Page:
I am only suggesting that we ought to get away from the peace-time economy of looking on these things as a matter of balance sheets, and that we should realise that in war-time we ought to open our minds to the fact that these problems do not work themselves out on paper as profit and loss, but are real profits on materials and goods. What matters is that 100 bales have been burnt, and not the entry in somebody's account. The wool controller, reviewing the stocks of wool and the purposes for which they are required, could either replace the destroyed wool immediately if it is very urgently required, or when he can, if it is urgently required, or perhaps very likely not replace it at all, if the wool was not to be used for any very immediate purpose. It seems very arbitrary and shocking that somebody who was the owner of 100 bales of wool which had been burnt should not have it replaced.

Another thing which is arbitrary and shocking is that shareholders should not receive dividends which they would have received if you allowed the price of coal to go up to the level required in order to bring the inefficient pits into production. That would seem arbitrary and shocking. But war is very arbitrary and shocking, and a great many have to take arbitrary shocks. It is not good enough to ask people to believe that sacrifices are all equal merely because the rich, out of the larger incomes that they draw from the national endeavour, are asked to make a larger contribution to that national endeavour, unless the rich are going to be exposed to the same, shocks and arbitrary decisions of war. Nothing in this world is more arbitrary than two men going over the top and one being shot and the other not. You could not get anything more arbitrary than that. That is not all. The hon. Member for Abingdon(Sir R. Glyn) last night asked us to consider the case of two stable boys who had 48s. 6d. and left their jobs to receive 3 10s. in a Government factory. He asked organised labour to co-operate to prevent that kind of thing. What about asking organised employers to co-operate to prevent the opposite process which has been going on pretty strongly in the last three weeks? The Prime Minister said yesterday that we are a united nation, and I believe it. We are united, with very few exceptions, in our determination to end in international affairs the contemptuous disregard for the pledged word and the callous indifference of Governments to the sufferings of peoples and the attacks upon their liberties, which have been the feature of the foreign policies of more than one country in Europe.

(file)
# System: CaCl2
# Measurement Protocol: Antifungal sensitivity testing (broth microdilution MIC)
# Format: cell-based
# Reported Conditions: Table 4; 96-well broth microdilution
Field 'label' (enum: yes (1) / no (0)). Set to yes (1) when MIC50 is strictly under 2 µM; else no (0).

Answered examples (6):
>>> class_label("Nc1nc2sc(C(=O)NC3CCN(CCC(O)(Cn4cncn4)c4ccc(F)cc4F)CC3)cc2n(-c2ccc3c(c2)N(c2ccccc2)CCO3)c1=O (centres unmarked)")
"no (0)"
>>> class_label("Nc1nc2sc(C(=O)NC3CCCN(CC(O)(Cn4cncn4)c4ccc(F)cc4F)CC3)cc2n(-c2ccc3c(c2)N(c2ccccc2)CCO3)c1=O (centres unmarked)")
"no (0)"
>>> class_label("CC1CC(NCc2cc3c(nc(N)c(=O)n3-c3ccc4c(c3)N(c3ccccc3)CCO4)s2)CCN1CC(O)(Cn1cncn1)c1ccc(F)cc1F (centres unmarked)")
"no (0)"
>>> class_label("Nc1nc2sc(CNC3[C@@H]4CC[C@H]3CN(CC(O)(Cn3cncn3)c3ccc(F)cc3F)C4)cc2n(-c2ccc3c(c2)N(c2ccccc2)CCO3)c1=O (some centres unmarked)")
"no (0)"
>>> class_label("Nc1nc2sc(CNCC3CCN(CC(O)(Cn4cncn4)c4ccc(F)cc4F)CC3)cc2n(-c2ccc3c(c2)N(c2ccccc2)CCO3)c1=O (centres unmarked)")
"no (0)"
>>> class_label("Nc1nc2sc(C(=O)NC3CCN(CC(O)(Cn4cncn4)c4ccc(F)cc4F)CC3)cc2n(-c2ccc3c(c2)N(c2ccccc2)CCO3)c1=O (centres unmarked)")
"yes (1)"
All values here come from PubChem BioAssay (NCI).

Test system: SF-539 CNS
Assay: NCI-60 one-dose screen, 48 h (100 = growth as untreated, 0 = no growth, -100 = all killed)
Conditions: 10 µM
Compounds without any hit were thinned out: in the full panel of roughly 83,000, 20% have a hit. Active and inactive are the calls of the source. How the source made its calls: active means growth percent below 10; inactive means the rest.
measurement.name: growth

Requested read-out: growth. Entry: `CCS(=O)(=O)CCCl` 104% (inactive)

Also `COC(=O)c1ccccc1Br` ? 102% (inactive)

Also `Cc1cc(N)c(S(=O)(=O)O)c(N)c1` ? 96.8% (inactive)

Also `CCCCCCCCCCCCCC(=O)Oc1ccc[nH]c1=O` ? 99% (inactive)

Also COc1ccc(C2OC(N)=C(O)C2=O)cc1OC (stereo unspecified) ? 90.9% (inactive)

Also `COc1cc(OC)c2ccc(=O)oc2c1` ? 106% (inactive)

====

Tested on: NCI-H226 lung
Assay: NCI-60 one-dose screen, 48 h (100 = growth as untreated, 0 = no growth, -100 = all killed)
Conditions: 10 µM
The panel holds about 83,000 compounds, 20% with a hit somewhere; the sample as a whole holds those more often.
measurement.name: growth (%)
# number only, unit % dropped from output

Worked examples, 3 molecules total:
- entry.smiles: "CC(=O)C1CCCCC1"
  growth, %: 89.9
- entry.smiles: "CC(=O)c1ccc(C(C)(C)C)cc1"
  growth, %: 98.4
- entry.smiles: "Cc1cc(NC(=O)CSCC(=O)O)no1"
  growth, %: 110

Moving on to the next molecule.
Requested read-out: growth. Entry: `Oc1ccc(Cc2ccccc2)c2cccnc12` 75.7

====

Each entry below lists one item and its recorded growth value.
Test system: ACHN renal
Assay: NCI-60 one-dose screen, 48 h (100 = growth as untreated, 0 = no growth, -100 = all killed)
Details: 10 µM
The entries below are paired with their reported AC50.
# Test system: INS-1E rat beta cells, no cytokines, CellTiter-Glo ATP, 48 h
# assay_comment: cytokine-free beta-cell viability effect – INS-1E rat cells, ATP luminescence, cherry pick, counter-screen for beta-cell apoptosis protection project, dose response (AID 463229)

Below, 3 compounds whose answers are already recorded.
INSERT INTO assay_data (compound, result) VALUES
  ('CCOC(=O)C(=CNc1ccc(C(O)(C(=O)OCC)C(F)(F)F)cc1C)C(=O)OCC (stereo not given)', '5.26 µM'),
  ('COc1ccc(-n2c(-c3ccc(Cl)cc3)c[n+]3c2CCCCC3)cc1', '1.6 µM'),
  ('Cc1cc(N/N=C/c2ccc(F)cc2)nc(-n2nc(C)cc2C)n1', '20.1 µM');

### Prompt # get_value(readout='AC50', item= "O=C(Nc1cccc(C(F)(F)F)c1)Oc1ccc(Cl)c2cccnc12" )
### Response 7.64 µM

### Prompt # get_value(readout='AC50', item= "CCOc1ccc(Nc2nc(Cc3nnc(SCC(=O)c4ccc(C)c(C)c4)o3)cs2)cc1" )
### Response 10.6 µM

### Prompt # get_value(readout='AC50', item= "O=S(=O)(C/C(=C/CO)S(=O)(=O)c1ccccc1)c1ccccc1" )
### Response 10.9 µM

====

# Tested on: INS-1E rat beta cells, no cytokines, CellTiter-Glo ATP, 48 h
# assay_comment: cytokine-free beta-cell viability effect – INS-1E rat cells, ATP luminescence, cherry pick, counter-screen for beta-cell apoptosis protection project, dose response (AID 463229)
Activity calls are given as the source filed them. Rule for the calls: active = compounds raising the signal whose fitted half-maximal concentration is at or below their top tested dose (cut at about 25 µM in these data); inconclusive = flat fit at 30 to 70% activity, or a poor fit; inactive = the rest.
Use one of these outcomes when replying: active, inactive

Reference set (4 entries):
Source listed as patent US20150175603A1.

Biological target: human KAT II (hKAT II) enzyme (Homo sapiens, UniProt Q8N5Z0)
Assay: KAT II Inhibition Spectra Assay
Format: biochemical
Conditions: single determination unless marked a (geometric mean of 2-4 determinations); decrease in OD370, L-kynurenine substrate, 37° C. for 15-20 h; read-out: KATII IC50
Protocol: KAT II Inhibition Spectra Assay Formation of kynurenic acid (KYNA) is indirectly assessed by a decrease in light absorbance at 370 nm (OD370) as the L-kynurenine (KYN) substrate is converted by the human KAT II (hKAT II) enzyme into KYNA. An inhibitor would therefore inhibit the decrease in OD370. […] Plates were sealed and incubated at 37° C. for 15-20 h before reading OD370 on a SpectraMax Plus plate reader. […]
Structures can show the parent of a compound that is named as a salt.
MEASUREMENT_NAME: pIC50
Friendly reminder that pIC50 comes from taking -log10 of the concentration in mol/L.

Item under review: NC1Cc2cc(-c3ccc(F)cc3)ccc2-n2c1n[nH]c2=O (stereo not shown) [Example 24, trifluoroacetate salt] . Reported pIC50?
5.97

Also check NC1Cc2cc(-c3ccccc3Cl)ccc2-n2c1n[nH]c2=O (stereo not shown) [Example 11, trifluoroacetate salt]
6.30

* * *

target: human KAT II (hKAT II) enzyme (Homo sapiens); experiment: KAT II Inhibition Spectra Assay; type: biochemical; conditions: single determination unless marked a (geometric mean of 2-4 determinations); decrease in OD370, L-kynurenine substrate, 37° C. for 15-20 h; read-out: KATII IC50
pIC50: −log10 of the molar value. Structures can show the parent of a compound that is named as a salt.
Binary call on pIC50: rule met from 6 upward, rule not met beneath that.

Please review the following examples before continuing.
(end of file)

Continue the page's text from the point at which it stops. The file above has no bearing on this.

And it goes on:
The Deputy-Chairman (Colonel Clifton-Brown)

I do not wish to be hard on the hon. Member, particularly as on a Financial Resolution he can discuss almost everything, but I am bound to say that he is getting very far from what are relevant matters.

Sir R. Acland

I accept your Ruling, Sir, and I will leave that point. I am seeking to say that we shall not preserve this national unity unless, in our financial policy, we convince the nation that all people are being treated alike. Enormous numbers of people have lost the whole of their incomes in the last three weeks, and thousands have been dismissed their jobs after 30 years' service and put on the street, and wages have been reduced—absolutely arbitrary decisions. That is not all. Small business men throughout the country in their thousands have been ruined by the black-out, ruined by evacuation; ruined by petrol restriction; ruined by Government control; all this is absolutely arbitrary—without a penny-piece of compensation. These sacrifices are tolerably and willingly accepted because they are so much smaller than the sacrifices in the front line, provided that we know that the big men—the Vickers, the Armstrongs, the I.C.I's. and the Iron and Steel Federation and all the rest of them—are also standing with us, prepared to accept the shocks of war right on the point of the chin like any common soldier. That is the kind of spirit in which we have to mould the war-time finance.